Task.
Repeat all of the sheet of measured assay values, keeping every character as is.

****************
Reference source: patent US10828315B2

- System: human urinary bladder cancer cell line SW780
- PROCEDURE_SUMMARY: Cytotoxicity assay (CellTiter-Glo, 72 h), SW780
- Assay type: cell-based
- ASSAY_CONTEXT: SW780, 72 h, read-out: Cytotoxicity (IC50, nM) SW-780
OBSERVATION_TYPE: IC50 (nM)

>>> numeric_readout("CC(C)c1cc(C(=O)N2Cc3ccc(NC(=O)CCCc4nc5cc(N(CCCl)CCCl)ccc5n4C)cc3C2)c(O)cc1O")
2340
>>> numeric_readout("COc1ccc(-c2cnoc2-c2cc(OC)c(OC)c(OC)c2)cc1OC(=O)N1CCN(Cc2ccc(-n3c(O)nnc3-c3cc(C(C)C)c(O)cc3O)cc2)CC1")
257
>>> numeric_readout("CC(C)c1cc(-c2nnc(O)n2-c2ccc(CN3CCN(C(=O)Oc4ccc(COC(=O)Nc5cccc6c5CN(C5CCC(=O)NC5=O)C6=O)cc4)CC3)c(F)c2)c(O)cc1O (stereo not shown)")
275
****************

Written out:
Reference source: patent US10828315B2

- System: human urinary bladder cancer cell line SW780
- PROCEDURE_SUMMARY: Cytotoxicity assay (CellTiter-Glo, 72 h), SW780
- Assay type: cell-based
- ASSAY_CONTEXT: SW780, 72 h, read-out: Cytotoxicity (IC50, nM) SW-780
OBSERVATION_TYPE: IC50 (nM)

>>> numeric_readout("CC(C)c1cc(C(=O)N2Cc3ccc(NC(=O)CCCc4nc5cc(N(CCCl)CCCl)ccc5n4C)cc3C2)c(O)cc1O")
2340
>>> numeric_readout("COc1ccc(-c2cnoc2-c2cc(OC)c(OC)c(OC)c2)cc1OC(=O)N1CCN(Cc2ccc(-n3c(O)nnc3-c3cc(C(C)C)c(O)cc3O)cc2)CC1")
257
>>> numeric_readout("CC(C)c1cc(-c2nnc(O)n2-c2ccc(CN3CCN(C(=O)Oc4ccc(COC(=O)Nc5cccc6c5CN(C5CCC(=O)NC5=O)C6=O)cc4)CC3)c(F)c2)c(O)cc1O (stereo not shown)")
275